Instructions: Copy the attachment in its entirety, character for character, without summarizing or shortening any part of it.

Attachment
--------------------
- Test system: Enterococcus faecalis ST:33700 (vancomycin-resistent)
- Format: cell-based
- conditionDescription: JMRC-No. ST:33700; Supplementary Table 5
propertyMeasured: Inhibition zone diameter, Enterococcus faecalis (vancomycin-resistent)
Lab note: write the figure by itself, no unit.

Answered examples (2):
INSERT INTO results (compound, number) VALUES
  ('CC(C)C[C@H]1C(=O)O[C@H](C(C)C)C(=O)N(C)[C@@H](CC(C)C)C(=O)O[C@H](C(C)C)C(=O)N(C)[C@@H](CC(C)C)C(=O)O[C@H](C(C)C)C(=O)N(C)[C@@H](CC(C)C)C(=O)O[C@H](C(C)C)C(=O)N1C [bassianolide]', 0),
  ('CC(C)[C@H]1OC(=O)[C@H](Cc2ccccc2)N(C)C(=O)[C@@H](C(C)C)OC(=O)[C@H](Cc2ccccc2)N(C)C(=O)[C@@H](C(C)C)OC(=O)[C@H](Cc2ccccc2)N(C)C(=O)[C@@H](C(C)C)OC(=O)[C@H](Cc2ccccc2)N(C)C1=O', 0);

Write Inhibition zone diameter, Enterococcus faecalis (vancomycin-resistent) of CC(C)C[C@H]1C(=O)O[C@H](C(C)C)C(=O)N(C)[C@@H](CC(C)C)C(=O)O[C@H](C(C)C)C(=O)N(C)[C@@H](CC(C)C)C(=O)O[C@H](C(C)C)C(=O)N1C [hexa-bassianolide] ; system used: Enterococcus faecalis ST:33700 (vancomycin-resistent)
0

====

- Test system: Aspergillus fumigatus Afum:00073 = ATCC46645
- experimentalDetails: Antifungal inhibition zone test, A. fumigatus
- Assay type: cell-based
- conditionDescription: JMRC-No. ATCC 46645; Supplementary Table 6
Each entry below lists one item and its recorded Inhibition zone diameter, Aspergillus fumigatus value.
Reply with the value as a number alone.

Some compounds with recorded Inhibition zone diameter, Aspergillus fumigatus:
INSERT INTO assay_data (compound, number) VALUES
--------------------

- Test system: Enterococcus faecalis ST:33700 (vancomycin-resistent)
- Format: cell-based
- conditionDescription: JMRC-No. ST:33700; Supplementary Table 5
propertyMeasured: Inhibition zone diameter, Enterococcus faecalis (vancomycin-resistent)
Lab note: write the figure by itself, no unit.

Answered examples (2):
INSERT INTO results (compound, number) VALUES
  ('CC(C)C[C@H]1C(=O)O[C@H](C(C)C)C(=O)N(C)[C@@H](CC(C)C)C(=O)O[C@H](C(C)C)C(=O)N(C)[C@@H](CC(C)C)C(=O)O[C@H](C(C)C)C(=O)N(C)[C@@H](CC(C)C)C(=O)O[C@H](C(C)C)C(=O)N1C [bassianolide]', 0),
  ('CC(C)[C@H]1OC(=O)[C@H](Cc2ccccc2)N(C)C(=O)[C@@H](C(C)C)OC(=O)[C@H](Cc2ccccc2)N(C)C(=O)[C@@H](C(C)C)OC(=O)[C@H](Cc2ccccc2)N(C)C(=O)[C@@H](C(C)C)OC(=O)[C@H](Cc2ccccc2)N(C)C1=O', 0);

Write Inhibition zone diameter, Enterococcus faecalis (vancomycin-resistent) of CC(C)C[C@H]1C(=O)O[C@H](C(C)C)C(=O)N(C)[C@@H](CC(C)C)C(=O)O[C@H](C(C)C)C(=O)N(C)[C@@H](CC(C)C)C(=O)O[C@H](C(C)C)C(=O)N1C [hexa-bassianolide] ; system used: Enterococcus faecalis ST:33700 (vancomycin-resistent)
0

====

- Test system: Aspergillus fumigatus Afum:00073 = ATCC46645
- experimentalDetails: Antifungal inhibition zone test, A. fumigatus
- Assay type: cell-based
- conditionDescription: JMRC-No. ATCC 46645; Supplementary Table 6
Each entry below lists one item and its recorded Inhibition zone diameter, Aspergillus fumigatus value.
Reply with the value as a number alone.

Some compounds with recorded Inhibition zone diameter, Aspergillus fumigatus:
INSERT INTO assay_data (compound, number) VALUES